NORCO – Review – Games Room

NORCO is a dreamy journey into a future that feels both distant and relentlessly close at the same time.

She tells me not to pet the cat, because it gets a little too energetic. Of course, I do not stop. They are a cat, they are there to be petted. The more I pat it, the more it spins. In the end, it spins so that it vibrates like an angry bumblebee. The woman tells me one last time to stop, but it does not help. I scratch the cat behind the ears again, whereupon it vibrates straight up through the ceiling and out into the air. The woman refuses to talk to me again. Understandable.

She tells me not to pet the cat, because it gets a little too energetic. Of course, I do not stop. They are a cat, they are there to be petted. The more I pat it, the more it spins. In the end, it spins so that it vibrates like an angry bumblebee. The woman tells me one last time to stop, but it does not help. I scratch the cat behind the ears again, whereupon it vibrates straight up through the ceiling and out into the air. The woman refuses to talk to me again. Understandable.

This is not really a representative scene, but if you try to put your finger on what NORCO is, it does not matter which scene you choose. There is really no single, separate sequence that in a good way shapes what this is for a game, or what it conveys. At least no one who does not reveal more about the game than I am willing to do here. Because if there’s one thing you need to know about it, it’s that you need to play it to really understand what it is and why it’s so special.

It’s a sprawling game, in several ways, but without ever becoming a problem. The game is full of whims, both fun, gripping and fascinating ones, which together create a remarkable whole that feels more organic and cohesive than it probably really should be.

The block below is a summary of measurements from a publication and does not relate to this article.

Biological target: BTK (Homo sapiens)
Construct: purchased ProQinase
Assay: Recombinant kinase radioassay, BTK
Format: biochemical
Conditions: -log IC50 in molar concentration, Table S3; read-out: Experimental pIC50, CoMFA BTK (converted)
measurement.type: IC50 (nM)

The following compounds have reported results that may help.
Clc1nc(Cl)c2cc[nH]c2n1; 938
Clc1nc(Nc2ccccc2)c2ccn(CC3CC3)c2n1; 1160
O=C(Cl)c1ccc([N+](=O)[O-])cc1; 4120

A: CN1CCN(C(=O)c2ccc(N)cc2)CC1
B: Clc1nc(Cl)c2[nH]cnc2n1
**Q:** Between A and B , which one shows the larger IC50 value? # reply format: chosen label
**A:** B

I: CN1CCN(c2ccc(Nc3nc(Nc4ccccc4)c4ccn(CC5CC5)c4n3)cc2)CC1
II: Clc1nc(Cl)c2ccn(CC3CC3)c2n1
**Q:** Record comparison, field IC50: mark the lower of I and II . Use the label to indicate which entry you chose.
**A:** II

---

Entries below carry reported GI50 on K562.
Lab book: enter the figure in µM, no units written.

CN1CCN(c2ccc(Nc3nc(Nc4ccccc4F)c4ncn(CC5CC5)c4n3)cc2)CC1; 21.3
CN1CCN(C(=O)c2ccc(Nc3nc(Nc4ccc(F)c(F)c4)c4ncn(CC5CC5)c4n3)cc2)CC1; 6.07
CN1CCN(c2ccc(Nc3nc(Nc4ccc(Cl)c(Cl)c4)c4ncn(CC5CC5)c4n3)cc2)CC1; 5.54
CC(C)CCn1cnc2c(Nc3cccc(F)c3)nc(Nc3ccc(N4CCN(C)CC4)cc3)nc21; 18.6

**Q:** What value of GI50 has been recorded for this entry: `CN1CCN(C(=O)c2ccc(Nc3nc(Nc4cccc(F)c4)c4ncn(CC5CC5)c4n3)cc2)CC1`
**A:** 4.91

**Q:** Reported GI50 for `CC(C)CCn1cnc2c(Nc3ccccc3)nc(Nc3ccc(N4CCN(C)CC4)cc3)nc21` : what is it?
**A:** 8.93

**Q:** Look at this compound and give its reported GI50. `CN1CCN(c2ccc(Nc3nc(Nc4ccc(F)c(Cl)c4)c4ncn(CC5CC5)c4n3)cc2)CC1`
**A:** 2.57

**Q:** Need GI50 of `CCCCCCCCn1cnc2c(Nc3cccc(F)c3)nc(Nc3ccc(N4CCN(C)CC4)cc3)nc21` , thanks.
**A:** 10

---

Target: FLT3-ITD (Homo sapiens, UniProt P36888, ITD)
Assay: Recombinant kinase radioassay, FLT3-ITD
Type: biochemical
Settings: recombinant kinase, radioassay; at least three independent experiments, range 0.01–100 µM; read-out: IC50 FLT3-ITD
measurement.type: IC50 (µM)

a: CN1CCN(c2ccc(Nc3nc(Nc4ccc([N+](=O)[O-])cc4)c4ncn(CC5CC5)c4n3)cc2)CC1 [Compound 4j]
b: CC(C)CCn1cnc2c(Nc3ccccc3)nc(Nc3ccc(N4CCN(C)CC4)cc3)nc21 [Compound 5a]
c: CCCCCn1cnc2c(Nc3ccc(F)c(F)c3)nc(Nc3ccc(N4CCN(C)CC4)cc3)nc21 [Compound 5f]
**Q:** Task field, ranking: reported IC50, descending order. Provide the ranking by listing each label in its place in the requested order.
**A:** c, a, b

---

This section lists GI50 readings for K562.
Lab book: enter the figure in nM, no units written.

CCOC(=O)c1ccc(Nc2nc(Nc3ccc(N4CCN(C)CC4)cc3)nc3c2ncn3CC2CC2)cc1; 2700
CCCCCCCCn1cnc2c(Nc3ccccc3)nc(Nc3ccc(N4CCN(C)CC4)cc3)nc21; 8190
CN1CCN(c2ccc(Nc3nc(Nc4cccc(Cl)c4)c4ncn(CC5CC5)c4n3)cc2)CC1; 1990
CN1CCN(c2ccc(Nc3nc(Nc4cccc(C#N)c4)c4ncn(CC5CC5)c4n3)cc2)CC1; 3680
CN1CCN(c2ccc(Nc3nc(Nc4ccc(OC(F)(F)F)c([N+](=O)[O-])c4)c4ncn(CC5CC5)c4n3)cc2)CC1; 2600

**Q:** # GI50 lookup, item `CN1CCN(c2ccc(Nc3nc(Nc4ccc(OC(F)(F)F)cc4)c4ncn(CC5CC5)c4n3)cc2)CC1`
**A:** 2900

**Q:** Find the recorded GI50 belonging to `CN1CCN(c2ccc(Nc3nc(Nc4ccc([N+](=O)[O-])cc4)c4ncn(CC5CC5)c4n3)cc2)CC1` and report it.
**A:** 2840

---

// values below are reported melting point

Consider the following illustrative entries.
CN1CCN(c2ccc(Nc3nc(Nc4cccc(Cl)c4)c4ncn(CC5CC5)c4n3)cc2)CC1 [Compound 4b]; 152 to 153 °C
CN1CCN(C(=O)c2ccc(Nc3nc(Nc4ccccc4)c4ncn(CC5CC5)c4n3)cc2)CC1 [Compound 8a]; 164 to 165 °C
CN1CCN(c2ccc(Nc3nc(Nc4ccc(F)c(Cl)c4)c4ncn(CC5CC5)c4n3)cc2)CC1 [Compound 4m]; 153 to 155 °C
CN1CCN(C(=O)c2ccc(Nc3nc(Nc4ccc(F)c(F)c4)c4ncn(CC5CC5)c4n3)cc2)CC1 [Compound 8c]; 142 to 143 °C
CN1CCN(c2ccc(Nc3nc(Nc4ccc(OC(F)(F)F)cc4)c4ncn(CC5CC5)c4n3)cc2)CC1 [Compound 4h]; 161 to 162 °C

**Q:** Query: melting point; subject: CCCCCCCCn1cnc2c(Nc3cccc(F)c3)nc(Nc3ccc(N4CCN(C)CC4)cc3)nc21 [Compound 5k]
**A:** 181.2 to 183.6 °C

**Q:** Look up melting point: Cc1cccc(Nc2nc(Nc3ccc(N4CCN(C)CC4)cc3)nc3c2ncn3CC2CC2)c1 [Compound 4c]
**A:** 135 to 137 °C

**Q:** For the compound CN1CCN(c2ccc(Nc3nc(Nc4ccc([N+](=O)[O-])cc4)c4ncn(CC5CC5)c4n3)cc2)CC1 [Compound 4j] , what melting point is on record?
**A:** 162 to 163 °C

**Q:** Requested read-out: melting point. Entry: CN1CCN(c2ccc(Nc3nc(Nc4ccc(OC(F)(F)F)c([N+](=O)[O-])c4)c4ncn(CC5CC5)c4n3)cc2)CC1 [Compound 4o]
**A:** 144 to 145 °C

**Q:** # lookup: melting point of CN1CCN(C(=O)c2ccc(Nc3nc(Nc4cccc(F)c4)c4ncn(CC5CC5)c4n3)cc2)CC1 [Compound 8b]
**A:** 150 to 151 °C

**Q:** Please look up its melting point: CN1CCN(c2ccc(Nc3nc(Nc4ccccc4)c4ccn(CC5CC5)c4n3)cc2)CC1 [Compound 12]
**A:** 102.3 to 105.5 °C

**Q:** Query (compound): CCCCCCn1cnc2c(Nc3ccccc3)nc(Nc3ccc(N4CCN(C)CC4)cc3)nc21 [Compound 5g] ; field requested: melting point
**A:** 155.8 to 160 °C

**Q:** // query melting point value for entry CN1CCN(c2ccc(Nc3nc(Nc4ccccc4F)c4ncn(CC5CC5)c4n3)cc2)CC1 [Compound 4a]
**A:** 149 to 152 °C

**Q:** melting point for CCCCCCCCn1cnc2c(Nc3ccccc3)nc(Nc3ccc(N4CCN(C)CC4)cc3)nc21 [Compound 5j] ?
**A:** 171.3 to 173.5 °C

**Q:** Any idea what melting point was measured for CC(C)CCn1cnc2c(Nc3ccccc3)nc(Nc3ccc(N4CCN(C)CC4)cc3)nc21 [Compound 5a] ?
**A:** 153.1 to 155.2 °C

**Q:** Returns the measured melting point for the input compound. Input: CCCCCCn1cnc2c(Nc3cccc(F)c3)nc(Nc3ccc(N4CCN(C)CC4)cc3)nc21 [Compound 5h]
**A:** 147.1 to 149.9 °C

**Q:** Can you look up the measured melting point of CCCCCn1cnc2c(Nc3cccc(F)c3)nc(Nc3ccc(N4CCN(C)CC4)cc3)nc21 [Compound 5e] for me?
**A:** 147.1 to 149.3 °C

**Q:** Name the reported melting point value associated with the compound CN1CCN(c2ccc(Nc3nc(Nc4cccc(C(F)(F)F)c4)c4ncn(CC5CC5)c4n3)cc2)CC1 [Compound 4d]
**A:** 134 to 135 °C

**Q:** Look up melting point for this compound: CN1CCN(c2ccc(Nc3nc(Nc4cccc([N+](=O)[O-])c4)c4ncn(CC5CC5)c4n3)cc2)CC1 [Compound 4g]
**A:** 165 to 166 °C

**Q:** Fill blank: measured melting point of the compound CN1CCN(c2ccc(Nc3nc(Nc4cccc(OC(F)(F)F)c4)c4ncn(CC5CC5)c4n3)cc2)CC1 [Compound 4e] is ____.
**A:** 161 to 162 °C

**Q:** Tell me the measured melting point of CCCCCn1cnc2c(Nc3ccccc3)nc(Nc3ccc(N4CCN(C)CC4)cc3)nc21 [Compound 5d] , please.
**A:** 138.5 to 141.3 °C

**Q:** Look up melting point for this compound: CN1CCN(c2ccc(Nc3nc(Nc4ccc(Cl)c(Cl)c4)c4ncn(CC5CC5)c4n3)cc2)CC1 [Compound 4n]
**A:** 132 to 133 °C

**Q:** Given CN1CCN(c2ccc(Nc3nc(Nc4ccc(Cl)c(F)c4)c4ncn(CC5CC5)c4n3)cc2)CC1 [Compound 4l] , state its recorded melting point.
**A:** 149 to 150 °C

NORCO is basically a dystopian depiction of the future, but in a sea of ​​gloomy futures, this story stands out in several ways. The game is a noir detective story and takes place in Louisiana’s poisoned swamp, where various broken people try to create a life in the shadow of the refineries’ ominous silhouettes. NORCO is, however, generally more interested in existential nuisances than in social criticism, although there is a part of that commodity as well. But everything is shaped by a dreamy, often poetic filter. It is less about explaining social structures, and more about shaping the experience of living in them, and being human in such a fragmented and broken existence.

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Briefly

What is it?

A peculiar and surreal dystopia in point-and-click format.

Developer

Geography of Robots

Publisher

Raw Fury

Webb

norcogame.com

Approximate price

150: –

Tested on

AMD Ryzen 7 5800X

RTX 3070

16 GB RAM

Also check out

Disco Elysium

The rocket cat likes you.

Gripping surrealism

In a way, NORCO has more in common with David Lynch’s films than with Blade Runner. There is a basic mystery, but the plot is mostly an excuse for the player to explore the world and its characters. If the game has a major shortcoming, it is probably in that case that the detective mystery as such does not succeed in being the driving force and catalyst for the narrative as it is probably intended.